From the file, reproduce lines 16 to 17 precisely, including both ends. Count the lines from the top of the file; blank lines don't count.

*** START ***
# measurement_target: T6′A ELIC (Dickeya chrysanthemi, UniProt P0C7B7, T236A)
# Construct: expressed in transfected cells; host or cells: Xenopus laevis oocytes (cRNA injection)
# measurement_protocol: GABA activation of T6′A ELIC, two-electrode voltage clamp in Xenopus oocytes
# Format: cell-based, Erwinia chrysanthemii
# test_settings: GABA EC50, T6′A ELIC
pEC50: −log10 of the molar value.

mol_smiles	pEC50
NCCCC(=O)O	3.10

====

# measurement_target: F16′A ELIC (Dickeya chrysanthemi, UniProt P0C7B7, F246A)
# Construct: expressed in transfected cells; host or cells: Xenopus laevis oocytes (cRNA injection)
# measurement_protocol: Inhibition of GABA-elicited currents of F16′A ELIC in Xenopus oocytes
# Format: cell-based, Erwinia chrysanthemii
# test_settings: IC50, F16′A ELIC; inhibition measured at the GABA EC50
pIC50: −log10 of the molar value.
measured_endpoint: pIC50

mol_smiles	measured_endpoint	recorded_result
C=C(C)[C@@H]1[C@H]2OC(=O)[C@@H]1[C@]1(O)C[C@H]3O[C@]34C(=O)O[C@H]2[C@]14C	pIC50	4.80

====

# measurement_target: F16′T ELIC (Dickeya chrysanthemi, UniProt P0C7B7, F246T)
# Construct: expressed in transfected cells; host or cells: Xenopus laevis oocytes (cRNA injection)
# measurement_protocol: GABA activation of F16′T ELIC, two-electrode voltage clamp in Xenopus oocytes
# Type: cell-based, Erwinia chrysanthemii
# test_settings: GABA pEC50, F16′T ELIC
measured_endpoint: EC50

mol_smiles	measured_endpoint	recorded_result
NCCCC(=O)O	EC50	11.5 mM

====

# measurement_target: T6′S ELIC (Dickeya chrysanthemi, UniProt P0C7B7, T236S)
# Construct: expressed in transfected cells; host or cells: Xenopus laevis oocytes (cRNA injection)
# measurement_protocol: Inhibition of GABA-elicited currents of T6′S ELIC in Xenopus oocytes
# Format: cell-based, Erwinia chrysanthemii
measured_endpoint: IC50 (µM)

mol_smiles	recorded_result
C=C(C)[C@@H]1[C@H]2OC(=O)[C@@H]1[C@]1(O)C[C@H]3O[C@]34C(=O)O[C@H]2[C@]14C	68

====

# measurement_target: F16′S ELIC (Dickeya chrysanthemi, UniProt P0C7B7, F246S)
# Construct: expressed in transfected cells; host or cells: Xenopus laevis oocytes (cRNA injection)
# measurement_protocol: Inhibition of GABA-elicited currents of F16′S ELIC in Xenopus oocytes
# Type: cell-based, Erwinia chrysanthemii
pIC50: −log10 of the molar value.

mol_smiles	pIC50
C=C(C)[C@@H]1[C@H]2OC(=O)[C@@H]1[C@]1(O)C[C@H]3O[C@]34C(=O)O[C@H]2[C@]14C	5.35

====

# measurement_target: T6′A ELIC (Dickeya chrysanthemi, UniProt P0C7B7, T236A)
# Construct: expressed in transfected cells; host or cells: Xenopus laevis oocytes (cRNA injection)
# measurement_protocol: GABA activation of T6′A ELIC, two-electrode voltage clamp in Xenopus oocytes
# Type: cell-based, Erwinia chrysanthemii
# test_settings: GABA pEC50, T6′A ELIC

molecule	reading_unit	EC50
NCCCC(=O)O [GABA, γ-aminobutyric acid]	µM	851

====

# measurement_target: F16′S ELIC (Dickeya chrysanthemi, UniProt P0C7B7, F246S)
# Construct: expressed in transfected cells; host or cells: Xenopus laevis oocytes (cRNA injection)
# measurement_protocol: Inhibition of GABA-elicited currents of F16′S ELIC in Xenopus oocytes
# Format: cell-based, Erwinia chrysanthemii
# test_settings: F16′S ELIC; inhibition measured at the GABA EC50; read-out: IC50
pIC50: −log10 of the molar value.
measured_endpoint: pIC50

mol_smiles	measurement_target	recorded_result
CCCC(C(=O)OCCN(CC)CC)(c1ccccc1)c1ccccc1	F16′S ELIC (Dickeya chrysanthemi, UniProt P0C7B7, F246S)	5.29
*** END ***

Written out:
measured_endpoint: pIC50

mol_smiles	measured_endpoint	recorded_result